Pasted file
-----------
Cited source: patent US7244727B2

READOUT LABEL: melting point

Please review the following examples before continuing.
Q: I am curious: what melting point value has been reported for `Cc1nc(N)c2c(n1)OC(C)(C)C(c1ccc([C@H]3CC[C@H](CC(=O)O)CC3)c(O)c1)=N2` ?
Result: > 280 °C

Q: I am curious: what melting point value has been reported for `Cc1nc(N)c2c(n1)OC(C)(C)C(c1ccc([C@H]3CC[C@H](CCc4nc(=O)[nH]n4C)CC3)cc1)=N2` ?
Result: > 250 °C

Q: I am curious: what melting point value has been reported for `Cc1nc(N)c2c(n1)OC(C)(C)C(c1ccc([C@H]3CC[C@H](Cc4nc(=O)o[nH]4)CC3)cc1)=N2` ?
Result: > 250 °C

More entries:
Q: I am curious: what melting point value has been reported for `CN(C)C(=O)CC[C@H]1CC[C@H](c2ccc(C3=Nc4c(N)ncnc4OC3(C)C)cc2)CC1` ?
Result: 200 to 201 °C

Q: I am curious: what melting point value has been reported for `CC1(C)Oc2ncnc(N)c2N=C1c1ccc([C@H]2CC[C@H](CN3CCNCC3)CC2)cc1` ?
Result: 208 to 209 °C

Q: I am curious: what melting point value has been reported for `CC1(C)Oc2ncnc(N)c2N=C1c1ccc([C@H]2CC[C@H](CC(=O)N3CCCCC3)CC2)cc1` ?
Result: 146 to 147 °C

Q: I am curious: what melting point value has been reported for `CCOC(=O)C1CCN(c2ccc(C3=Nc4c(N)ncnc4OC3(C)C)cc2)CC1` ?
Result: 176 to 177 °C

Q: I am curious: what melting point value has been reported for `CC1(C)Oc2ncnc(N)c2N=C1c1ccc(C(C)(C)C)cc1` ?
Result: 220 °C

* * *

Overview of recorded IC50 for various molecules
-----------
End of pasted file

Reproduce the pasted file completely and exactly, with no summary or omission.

Cited source: patent US7244727B2

READOUT LABEL: melting point

Please review the following examples before continuing.
Q: I am curious: what melting point value has been reported for `Cc1nc(N)c2c(n1)OC(C)(C)C(c1ccc([C@H]3CC[C@H](CC(=O)O)CC3)c(O)c1)=N2` ?
Result: > 280 °C

Q: I am curious: what melting point value has been reported for `Cc1nc(N)c2c(n1)OC(C)(C)C(c1ccc([C@H]3CC[C@H](CCc4nc(=O)[nH]n4C)CC3)cc1)=N2` ?
Result: > 250 °C

Q: I am curious: what melting point value has been reported for `Cc1nc(N)c2c(n1)OC(C)(C)C(c1ccc([C@H]3CC[C@H](Cc4nc(=O)o[nH]4)CC3)cc1)=N2` ?
Result: > 250 °C

More entries:
Q: I am curious: what melting point value has been reported for `CN(C)C(=O)CC[C@H]1CC[C@H](c2ccc(C3=Nc4c(N)ncnc4OC3(C)C)cc2)CC1` ?
Result: 200 to 201 °C

Q: I am curious: what melting point value has been reported for `CC1(C)Oc2ncnc(N)c2N=C1c1ccc([C@H]2CC[C@H](CN3CCNCC3)CC2)cc1` ?
Result: 208 to 209 °C

Q: I am curious: what melting point value has been reported for `CC1(C)Oc2ncnc(N)c2N=C1c1ccc([C@H]2CC[C@H](CC(=O)N3CCCCC3)CC2)cc1` ?
Result: 146 to 147 °C

Q: I am curious: what melting point value has been reported for `CCOC(=O)C1CCN(c2ccc(C3=Nc4c(N)ncnc4OC3(C)C)cc2)CC1` ?
Result: 176 to 177 °C

Q: I am curious: what melting point value has been reported for `CC1(C)Oc2ncnc(N)c2N=C1c1ccc(C(C)(C)C)cc1` ?
Result: 220 °C

* * *

Overview of recorded IC50 for various molecules